In 2018 a number of European countries launched the “1+ Million Genomes” initiative. Its goal is to make 1 million human genomes accessible in the EU by 2022. To accomplish this, the 20 signatory Member States and Norway have agreed to cooperate in linking genomic databases across borders.
Sharing more genomic data will provide a sufficient scale for new clinically impactful research that will improve our ability to understand and prevent disease. It will allow for more personalised treatments and targeted drug prescription, in particular for rare diseases, cancer and brain related diseases.
But a prerequisite for bringing together the fragmented European genome infrastructures is that the data they contain can be managed in a safe and secure manner. On top of building an infrastructure to store, process, and access data on such a large scale, you have to do it without compromising data security.
Privacy is crucial
Genomic data is private, and thus protected and controlled by strict data security and regulation, such as the GDPR. To comply with this regulatory framework you need to have a secure user ID management system in place, for electronic user identification and access rights management. And the solution has to be federated, so that a single identification with their home organisation’s login can provide researchers with secure and reliable access to a large number of closely protected data collections.
Recently the European infrastructure for life science information ELIXIR published a research paper proposing how European research infrastructures can be leveraged to facilitate transnational access to 1+ million genomes. The article outlines a roadmap identifying the challenges of data sharing across borders, not only inside the EU but also on a global level.
Challenges and recommendations
– Thanks to technological advancements in recent years, DNA sequencing is now affordable and has many applications, said Gary Saunders, Human Data Coordinator at the ELIXIR Hub, and lead author of the article, according to a news item published on the ELIXIR website.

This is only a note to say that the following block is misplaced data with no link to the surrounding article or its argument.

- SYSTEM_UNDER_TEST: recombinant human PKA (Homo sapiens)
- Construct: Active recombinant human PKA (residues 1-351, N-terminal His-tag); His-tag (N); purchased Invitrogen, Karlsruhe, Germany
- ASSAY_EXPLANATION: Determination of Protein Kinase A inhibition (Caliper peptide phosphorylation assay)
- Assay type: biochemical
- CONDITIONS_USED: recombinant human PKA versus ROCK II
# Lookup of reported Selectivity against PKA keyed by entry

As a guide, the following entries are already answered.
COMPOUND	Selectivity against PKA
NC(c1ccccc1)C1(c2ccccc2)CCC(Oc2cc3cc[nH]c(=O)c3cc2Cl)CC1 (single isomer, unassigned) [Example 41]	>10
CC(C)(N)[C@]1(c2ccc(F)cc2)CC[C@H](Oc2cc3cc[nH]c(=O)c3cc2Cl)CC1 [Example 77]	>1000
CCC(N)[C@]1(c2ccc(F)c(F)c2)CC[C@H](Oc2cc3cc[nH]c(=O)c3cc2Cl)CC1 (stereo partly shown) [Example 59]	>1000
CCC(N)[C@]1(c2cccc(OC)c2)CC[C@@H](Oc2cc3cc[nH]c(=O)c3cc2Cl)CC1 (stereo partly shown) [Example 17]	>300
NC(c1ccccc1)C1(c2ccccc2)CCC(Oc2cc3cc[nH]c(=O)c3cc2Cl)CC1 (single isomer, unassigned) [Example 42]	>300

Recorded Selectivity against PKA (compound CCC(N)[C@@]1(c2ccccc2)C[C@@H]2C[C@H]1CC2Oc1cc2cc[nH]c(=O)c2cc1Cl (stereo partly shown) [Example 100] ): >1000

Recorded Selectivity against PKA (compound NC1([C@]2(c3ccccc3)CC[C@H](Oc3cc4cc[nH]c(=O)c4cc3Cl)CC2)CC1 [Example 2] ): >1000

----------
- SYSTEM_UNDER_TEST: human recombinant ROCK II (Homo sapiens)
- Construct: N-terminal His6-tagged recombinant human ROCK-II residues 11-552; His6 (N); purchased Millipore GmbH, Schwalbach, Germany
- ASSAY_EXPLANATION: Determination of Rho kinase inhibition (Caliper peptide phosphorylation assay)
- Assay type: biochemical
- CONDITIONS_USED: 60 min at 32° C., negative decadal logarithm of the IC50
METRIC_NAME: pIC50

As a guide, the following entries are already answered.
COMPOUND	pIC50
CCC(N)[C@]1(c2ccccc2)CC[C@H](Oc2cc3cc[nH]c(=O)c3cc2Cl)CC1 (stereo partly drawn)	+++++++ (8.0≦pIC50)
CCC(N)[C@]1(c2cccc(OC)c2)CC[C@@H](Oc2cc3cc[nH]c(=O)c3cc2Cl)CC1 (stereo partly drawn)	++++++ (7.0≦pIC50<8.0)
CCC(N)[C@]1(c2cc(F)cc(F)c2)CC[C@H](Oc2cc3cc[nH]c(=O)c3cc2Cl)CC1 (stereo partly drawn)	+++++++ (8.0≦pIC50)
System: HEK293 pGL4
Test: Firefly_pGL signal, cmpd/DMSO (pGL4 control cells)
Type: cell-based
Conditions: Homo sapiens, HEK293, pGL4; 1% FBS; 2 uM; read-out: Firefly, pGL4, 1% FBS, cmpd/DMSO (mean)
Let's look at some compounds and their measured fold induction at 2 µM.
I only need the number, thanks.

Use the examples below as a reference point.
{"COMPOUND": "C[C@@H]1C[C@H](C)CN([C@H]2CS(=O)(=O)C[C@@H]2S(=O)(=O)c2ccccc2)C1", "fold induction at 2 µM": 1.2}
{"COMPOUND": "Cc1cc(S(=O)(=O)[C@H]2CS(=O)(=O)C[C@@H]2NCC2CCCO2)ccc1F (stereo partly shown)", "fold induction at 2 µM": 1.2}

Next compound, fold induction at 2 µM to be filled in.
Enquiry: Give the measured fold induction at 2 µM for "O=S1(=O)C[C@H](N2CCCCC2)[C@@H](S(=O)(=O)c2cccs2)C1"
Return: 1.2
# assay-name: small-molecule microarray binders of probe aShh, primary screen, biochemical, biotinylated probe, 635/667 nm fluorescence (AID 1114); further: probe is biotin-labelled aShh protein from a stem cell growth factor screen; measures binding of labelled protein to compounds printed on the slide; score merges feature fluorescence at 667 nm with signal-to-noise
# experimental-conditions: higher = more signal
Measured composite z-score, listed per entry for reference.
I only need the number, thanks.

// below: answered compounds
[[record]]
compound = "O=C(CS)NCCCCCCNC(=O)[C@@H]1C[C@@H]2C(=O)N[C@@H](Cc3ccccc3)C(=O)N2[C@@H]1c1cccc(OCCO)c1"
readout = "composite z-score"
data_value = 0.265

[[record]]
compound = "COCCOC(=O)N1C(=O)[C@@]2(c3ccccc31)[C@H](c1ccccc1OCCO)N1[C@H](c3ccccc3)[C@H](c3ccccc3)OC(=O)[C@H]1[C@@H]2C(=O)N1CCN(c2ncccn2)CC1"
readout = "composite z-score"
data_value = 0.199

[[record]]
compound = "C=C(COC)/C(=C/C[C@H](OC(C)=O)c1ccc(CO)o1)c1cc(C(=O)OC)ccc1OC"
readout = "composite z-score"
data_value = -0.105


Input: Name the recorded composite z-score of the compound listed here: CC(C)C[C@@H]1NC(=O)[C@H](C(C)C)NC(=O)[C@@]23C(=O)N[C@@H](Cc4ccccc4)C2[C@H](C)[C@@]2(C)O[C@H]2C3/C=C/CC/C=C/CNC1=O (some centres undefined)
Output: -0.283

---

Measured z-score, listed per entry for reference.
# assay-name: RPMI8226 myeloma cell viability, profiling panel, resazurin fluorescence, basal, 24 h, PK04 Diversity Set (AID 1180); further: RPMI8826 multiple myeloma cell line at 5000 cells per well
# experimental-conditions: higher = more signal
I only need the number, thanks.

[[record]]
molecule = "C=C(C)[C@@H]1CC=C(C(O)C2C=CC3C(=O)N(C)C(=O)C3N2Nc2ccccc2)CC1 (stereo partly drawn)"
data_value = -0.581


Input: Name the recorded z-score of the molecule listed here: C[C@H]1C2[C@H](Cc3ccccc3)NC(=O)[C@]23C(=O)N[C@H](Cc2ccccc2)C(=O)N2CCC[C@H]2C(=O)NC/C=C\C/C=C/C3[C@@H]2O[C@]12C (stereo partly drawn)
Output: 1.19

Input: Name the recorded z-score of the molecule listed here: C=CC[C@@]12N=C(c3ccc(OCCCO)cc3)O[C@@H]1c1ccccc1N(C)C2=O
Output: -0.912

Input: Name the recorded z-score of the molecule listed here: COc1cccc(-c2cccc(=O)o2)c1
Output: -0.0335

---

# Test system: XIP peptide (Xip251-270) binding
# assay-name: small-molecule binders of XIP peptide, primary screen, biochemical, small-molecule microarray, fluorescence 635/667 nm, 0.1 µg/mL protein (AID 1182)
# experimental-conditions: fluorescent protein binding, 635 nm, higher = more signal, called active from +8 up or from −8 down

– Our paper describes the challenges in storing and accessing human genomic data across national boundaries and promotes recommendations to support the application of these data to routine clinical practice.
The article argues that European research infrastructures like ELIXIR are well positioned to support rapid implementation of widespread genomic data access.
The Finnish ELIXIR node has contributed significantly to this by developing a number of services. Finland is one of the 21 European countries behind the “1+ Million Genomes” initiative, and the Finnish node of the European infrastructure for life science information ELIXIR is hosted by the Finnish research & education network CSC.
AAI and cloud services
As an example the Finnish ELIXIR Centre CSC has built the ELIXIR Authentication and Authorisation Infrastructure (AAI) together with its Czech counterpart. The ELIXIR AAI enables easy-to-use and secure electronic user identification and access rights management. Researchers who log in to the ELIXIR AAI service are able to log in to another 50 services connected to the ELIXIR infrastructure, and the number of services is rising steadily.
Also, CSC has developed cloud computing services for sensitive data handling, like the Pouta IaaS service and the Rahti container cloud service, both of which are made available to the ELIXIR user community. The services are hosted in Finland in data centres connected to the Finnish high-speed R&E network. Furthermore, CSC offers the open source platform for data analysis Chipster, for analysing high-throughput data. It contains over 400 analysis tools and a large collection of reference genomes.
Transnational healthcare research
According to the ELIXIR research paper “the 1+ Million Genomes initiative has the potential to develop a set of principles, tools, and training material that will pave the way for transnational healthcare research across the world – putting European research at the frontier of citizen-focused and patient-friendly clinical genomics.”
Furthermore the research paper argues, that the significant investment ELIXIR is making in developing services for secure cross-border data sharing is laying an important part of the foundation for a successful implementation of the 1+ Million Genomes initiative.